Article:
Visiting authors stressed that their narratives can be critical resources for displaced immigrants attempting to assimilate while maintaining their original identity.
The Lannan Center for Poetics and Social Practice’s lecture series, “Writing Dangerously in Immigrant America: Violence Politics, Diaspora Histories and the Poetics of Survival,” engaged members of the campus community with stories of courage and struggle among Central and Latin American immigrants on Tuesday and Wednesday.
The presenting authors, artists and scholars, all of whom are familiar with diaspora immigrant communities from the Caribbean, Central America and Mexico, attempted to uncover the roots of the struggle that results from living in a foreign community.
Co-sponsored by The Americas Initiative and the Comparative Literature Program, the two-day event opened with a talk by Junot Díaz, Pulitzer Prize-winning author of “The Brief and Wondrous Life of Oscar Wao” and Massachusetts Institute of Technology creative writing professor, in Gaston Hall.
“Most countries do not like to think that the very essence of who or what they are can be recreated by people who they have sent elsewhere,” Díaz said. “History shows us that … the ability of immigrants to regenerate not only the nation in which they arrive, but also the nation they left.”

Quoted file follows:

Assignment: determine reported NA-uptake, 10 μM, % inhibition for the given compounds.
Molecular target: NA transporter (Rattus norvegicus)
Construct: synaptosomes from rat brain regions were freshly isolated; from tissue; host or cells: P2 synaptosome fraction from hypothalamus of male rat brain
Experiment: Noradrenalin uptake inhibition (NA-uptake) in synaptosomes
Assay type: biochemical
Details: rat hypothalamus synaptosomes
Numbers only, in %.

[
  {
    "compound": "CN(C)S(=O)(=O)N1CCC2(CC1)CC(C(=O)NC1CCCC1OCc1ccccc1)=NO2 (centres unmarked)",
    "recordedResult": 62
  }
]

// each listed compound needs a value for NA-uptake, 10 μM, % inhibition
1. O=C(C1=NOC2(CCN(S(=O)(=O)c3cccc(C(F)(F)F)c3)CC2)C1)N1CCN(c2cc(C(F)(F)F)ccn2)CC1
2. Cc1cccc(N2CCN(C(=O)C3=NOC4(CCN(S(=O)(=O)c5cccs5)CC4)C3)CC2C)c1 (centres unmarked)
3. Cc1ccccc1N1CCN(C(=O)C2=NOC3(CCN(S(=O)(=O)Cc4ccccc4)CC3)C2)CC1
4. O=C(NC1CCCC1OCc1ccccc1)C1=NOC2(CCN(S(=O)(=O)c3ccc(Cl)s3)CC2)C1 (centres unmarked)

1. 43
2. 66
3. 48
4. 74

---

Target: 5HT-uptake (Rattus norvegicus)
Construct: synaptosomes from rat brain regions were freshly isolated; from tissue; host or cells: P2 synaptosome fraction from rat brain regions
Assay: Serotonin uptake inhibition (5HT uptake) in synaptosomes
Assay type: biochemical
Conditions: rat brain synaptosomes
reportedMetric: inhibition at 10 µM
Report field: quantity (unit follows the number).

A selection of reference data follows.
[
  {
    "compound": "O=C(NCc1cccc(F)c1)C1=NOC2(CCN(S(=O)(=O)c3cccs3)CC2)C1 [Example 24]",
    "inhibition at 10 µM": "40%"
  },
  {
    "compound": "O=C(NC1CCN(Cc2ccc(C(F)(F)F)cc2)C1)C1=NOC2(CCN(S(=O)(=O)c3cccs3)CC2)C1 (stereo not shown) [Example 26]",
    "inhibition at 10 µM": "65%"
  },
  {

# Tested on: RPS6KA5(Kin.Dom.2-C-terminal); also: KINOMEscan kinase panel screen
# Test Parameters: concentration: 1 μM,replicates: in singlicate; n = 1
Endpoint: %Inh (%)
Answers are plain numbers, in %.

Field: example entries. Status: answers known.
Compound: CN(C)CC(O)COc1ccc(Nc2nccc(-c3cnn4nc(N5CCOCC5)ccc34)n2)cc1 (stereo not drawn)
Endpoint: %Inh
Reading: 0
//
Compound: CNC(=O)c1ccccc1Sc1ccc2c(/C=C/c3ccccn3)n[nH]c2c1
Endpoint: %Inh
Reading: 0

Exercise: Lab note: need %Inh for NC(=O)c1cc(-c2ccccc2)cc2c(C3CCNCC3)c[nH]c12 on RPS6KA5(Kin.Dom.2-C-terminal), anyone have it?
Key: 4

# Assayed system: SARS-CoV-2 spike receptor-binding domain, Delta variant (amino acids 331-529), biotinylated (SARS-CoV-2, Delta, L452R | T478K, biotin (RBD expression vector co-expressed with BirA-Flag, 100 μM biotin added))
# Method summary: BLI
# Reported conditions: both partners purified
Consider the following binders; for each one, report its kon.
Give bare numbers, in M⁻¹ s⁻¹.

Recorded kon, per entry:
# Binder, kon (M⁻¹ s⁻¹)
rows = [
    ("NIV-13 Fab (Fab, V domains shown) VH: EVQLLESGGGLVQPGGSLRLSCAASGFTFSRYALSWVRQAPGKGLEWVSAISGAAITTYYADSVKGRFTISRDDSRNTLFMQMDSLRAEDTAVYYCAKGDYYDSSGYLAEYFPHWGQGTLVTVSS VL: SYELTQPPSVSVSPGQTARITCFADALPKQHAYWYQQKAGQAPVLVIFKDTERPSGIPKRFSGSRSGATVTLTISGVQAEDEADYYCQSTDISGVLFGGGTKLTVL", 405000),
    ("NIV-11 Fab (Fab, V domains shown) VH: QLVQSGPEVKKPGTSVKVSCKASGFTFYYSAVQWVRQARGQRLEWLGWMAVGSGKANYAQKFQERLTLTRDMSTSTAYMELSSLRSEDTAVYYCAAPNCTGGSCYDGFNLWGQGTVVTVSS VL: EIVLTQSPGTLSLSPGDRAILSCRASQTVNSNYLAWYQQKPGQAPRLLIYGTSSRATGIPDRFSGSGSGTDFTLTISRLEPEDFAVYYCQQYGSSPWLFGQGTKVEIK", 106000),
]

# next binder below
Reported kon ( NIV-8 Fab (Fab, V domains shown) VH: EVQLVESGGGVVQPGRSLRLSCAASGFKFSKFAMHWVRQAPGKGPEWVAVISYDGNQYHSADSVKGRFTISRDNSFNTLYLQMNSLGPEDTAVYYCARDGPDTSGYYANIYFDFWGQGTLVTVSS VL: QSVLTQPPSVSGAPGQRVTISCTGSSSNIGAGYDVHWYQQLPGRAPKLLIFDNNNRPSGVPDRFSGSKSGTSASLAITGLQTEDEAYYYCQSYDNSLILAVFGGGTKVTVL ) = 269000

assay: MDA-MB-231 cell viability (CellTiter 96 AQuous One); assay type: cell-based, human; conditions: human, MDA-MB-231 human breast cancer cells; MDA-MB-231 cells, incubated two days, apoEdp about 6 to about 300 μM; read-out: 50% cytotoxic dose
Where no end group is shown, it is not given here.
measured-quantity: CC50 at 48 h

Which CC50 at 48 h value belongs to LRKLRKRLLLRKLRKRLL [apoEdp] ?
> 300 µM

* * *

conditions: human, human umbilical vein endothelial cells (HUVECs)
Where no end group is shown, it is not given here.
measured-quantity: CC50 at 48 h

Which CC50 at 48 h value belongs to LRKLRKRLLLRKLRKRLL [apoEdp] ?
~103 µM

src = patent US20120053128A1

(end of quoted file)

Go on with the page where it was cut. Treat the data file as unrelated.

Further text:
The diversity of Georgetown students who come from first- or second-generation immigrant families resounded throughout discussions on the divide in sociopolitical implications of the presenters, some of whom emigrated from state-sponsored regimes of violence and political corruption.
The second day featured writers Edwidge Danticat, Charles Bowden, Hector Tobar and Quique Avilés in Copley Formal Lounge and concluded with readings by poets Juan Felipe Herrera and Cristina García in the Gonda Theater.
Danticat, winner of the 2007 National Book Critics Circle Award, continued to discuss her personal experience of losing a cousin in the Haitian earthquake and the resulting diaspora.
“Immediately people would call me to say things, to write things,” Danticat said. “It came through in those moments about not writing before catastrophe or writing beyond catastrophe, but writing, as Walter Benjamin says, through catastrophe.”
The causes of migration — from natural disasters to oppressive regimes — highlighted the multiculturalism among the presenters. Bowden and Tobar, who addressed issues from the Cold War to narcotrafficking and border disputes, compared their individual experiences.
The gains found through taking authoritative risks became a guiding theme for the presenters, who have each succeeded in spreading their message despite being stifled by oppressive authorities.
This message resonated with the audience, which felt that the immigrants’ shared experience transcended cultural backgrounds.
“I’ve had many students who are immigrants, but I think the appeal of these writers extends to everyone, not just immigrants,” said Adam Lifshey, an assistant professor in the Spanish and Portuguese departments. “These students should come here because these are important writers whose voices deserve to be heard.”